At Issue: Harper's pivot to the niqab debate

Why has Stephen Harper chosen to voluntarily shift the national conversation away from issues like the economy and foreign policy to how many dress during a citizenship ceremony in an election year? The National's At Issue panel weighs in.

Conservative's doubling down on niqab issue has stirred backlash online

Rex Murphy: The Niqab Debate

8 years ago
Duration 3:08
Point of View: Rex wonders why the politicians aren't talking about what he thinks really matters.

"Why would Canadians, contrary to our own values, embrace a practice of that time that is not transparent, that is not open and that, frankly, is rooted in a culture that is anti-women."

That was the language Prime Minister Stephen Harper used in the House of Commons this week to defend the government's decision to appeal a court ruling allowing a woman to wear a niqab during the oath of citizenship.

It was not the first time the prime minister has weighed in on the divisive issue, but Harper's definitively strong choice of words ignited swift backlash online and has drawn the focus away from issues like the economy and foreign policy in a federal election year. 

The National's At Issue panel concluded it is a perplexing and perhaps politically virulent move on behalf of the incumbents. 

Pollster Bruce Anderson of Abacus Data said that while there is a legitimate debate to be had, Harper and the Conservatives have "been a bit reckless" in their approach. They have implied that the root of the problem lies in Islam itself. The effort to shift the conversation away from governing is "only a mistake" in his opinion, Anderson said.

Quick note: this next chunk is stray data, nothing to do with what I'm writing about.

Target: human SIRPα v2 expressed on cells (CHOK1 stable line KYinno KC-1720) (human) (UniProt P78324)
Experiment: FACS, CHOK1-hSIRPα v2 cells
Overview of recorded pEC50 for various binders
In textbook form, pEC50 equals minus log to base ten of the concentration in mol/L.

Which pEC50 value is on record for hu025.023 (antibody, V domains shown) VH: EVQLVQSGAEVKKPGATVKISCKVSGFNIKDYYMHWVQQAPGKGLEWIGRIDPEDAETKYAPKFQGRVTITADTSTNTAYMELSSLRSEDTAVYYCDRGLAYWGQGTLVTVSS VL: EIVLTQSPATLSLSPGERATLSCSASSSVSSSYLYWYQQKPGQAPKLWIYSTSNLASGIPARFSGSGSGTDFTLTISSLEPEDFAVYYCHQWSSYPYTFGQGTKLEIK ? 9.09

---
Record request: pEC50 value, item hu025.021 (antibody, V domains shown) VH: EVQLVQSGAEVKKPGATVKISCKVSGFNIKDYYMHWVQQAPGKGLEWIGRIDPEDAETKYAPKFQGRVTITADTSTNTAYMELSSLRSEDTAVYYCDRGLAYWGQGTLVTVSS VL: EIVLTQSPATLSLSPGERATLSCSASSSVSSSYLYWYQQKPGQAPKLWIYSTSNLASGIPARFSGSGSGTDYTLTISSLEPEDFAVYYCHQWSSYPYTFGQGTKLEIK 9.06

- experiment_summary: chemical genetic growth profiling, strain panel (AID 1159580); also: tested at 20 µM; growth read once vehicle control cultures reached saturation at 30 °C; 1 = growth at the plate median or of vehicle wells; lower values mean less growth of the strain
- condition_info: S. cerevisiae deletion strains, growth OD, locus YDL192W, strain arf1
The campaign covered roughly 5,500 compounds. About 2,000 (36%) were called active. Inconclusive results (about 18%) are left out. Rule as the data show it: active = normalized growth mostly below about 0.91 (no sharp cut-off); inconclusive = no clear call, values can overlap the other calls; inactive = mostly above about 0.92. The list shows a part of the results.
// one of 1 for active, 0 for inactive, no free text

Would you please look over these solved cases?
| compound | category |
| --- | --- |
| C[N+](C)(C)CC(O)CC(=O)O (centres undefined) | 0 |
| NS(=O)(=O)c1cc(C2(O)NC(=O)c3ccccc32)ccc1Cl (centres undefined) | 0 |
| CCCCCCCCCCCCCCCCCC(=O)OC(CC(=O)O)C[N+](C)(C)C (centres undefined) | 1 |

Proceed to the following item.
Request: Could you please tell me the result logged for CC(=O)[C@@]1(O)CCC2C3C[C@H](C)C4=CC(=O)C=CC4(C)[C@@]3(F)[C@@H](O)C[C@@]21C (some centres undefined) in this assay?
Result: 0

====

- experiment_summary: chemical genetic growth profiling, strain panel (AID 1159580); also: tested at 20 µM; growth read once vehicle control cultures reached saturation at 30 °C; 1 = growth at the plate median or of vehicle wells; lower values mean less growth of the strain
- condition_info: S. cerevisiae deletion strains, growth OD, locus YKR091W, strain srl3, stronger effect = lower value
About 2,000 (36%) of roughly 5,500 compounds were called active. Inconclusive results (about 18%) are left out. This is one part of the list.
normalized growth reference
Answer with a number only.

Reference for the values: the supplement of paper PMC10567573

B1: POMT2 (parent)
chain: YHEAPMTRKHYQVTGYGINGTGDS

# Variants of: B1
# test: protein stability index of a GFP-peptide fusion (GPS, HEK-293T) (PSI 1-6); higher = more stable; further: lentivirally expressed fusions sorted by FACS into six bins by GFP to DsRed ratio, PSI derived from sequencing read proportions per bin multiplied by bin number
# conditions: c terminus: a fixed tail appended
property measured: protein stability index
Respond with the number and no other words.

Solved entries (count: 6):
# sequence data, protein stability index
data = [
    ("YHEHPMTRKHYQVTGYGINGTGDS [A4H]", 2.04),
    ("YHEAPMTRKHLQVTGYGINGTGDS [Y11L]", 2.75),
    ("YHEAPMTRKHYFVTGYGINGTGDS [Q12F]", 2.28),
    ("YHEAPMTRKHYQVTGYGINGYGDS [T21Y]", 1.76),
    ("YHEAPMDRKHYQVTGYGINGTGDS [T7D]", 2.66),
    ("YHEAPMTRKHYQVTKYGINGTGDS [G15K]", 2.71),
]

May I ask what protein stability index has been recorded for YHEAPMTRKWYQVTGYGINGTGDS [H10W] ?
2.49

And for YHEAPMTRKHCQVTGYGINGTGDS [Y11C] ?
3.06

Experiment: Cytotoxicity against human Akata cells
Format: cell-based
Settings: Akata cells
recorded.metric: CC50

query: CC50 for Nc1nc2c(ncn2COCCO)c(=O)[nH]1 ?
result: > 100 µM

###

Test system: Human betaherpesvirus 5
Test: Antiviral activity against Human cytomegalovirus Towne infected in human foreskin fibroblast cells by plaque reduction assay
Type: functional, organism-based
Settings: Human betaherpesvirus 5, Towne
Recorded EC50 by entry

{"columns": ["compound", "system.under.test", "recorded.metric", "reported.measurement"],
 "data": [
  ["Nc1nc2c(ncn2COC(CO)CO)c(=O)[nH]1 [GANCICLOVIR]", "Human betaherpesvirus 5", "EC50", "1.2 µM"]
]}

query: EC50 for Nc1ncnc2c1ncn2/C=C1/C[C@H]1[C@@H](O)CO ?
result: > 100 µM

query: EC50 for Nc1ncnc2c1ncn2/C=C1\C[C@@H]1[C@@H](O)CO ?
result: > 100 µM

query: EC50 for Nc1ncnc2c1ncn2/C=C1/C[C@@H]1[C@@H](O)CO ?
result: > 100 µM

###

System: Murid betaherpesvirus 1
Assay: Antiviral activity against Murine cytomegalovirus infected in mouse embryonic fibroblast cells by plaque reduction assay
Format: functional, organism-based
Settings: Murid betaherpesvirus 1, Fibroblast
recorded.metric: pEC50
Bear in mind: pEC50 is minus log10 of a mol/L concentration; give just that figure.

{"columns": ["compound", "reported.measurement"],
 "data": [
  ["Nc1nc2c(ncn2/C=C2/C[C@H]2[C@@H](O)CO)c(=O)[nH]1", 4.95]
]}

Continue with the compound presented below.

Toronto Star national affairs columnist Chantal Hébert said Harper's voluntary pivot to the debate over the niqab's place in Canadian society echoed of the Parti Québécois's attempt to sell voters on a charter of values. That shifted the focus away from more pressing issues in Quebec and is largely credited with being the downfall of the party's election loss.

Postmedia/National Post columnist Andrew Coyne pointed out that the prime minister made similar "inflammatory" comments at a campaign rally earlier this month. The Conservatives quickly used the issue as a pillar of their fundraising efforts. The problem, Coyne said, is that Harper "upped the stakes" emotionally and forfeited any hopes of a reasoned, informed debate on the niqab and other religious garbs. 

Watch the full segment above, and find more stories and features from The National here.


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